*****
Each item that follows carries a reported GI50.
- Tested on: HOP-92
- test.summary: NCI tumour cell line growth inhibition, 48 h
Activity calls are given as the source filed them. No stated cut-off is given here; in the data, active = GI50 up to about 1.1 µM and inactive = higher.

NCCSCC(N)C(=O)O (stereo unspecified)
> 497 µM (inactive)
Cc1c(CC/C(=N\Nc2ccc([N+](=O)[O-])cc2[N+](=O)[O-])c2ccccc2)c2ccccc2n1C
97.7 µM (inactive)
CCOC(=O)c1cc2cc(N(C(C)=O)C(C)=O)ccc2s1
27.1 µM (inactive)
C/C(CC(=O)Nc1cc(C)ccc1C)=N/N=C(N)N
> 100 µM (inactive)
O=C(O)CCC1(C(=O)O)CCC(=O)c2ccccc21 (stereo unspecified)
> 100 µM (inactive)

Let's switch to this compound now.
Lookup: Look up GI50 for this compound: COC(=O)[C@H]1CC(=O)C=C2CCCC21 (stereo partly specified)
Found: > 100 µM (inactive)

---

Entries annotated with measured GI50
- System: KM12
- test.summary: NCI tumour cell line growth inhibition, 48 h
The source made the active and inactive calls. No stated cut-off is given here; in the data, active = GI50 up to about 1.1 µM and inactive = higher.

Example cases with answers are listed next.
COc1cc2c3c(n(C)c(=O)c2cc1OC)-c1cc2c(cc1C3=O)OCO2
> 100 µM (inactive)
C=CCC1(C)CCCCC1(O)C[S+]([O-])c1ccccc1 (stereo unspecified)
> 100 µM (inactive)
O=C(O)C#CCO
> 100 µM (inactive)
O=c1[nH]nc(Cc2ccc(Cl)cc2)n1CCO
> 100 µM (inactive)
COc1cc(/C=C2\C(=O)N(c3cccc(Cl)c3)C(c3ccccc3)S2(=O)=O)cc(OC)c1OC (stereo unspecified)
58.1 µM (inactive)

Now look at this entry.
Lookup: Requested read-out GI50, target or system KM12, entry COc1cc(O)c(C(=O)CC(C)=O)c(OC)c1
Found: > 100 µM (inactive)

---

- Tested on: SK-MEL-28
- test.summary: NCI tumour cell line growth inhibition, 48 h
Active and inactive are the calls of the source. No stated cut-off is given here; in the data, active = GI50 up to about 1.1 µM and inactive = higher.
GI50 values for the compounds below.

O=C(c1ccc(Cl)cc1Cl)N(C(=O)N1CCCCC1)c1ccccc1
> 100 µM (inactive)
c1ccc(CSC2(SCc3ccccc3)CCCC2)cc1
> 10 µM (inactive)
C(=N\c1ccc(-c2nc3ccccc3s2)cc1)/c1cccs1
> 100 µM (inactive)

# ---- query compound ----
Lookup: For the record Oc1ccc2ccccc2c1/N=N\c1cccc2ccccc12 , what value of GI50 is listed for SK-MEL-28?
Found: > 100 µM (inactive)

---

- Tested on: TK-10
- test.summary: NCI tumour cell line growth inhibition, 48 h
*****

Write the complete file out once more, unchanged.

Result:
Each item that follows carries a reported GI50.
- Tested on: HOP-92
- test.summary: NCI tumour cell line growth inhibition, 48 h
Activity calls are given as the source filed them. No stated cut-off is given here; in the data, active = GI50 up to about 1.1 µM and inactive = higher.

NCCSCC(N)C(=O)O (stereo unspecified)
> 497 µM (inactive)
Cc1c(CC/C(=N\Nc2ccc([N+](=O)[O-])cc2[N+](=O)[O-])c2ccccc2)c2ccccc2n1C
97.7 µM (inactive)
CCOC(=O)c1cc2cc(N(C(C)=O)C(C)=O)ccc2s1
27.1 µM (inactive)
C/C(CC(=O)Nc1cc(C)ccc1C)=N/N=C(N)N
> 100 µM (inactive)
O=C(O)CCC1(C(=O)O)CCC(=O)c2ccccc21 (stereo unspecified)
> 100 µM (inactive)

Let's switch to this compound now.
Lookup: Look up GI50 for this compound: COC(=O)[C@H]1CC(=O)C=C2CCCC21 (stereo partly specified)
Found: > 100 µM (inactive)

---

Entries annotated with measured GI50
- System: KM12
- test.summary: NCI tumour cell line growth inhibition, 48 h
The source made the active and inactive calls. No stated cut-off is given here; in the data, active = GI50 up to about 1.1 µM and inactive = higher.

Example cases with answers are listed next.
COc1cc2c3c(n(C)c(=O)c2cc1OC)-c1cc2c(cc1C3=O)OCO2
> 100 µM (inactive)
C=CCC1(C)CCCCC1(O)C[S+]([O-])c1ccccc1 (stereo unspecified)
> 100 µM (inactive)
O=C(O)C#CCO
> 100 µM (inactive)
O=c1[nH]nc(Cc2ccc(Cl)cc2)n1CCO
> 100 µM (inactive)
COc1cc(/C=C2\C(=O)N(c3cccc(Cl)c3)C(c3ccccc3)S2(=O)=O)cc(OC)c1OC (stereo unspecified)
58.1 µM (inactive)

Now look at this entry.
Lookup: Requested read-out GI50, target or system KM12, entry COc1cc(O)c(C(=O)CC(C)=O)c(OC)c1
Found: > 100 µM (inactive)

---

- Tested on: SK-MEL-28
- test.summary: NCI tumour cell line growth inhibition, 48 h
Active and inactive are the calls of the source. No stated cut-off is given here; in the data, active = GI50 up to about 1.1 µM and inactive = higher.
GI50 values for the compounds below.

O=C(c1ccc(Cl)cc1Cl)N(C(=O)N1CCCCC1)c1ccccc1
> 100 µM (inactive)
c1ccc(CSC2(SCc3ccccc3)CCCC2)cc1
> 10 µM (inactive)
C(=N\c1ccc(-c2nc3ccccc3s2)cc1)/c1cccs1
> 100 µM (inactive)

# ---- query compound ----
Lookup: For the record Oc1ccc2ccccc2c1/N=N\c1cccc2ccccc12 , what value of GI50 is listed for SK-MEL-28?
Found: > 100 µM (inactive)

---

- Tested on: TK-10
- test.summary: NCI tumour cell line growth inhibition, 48 h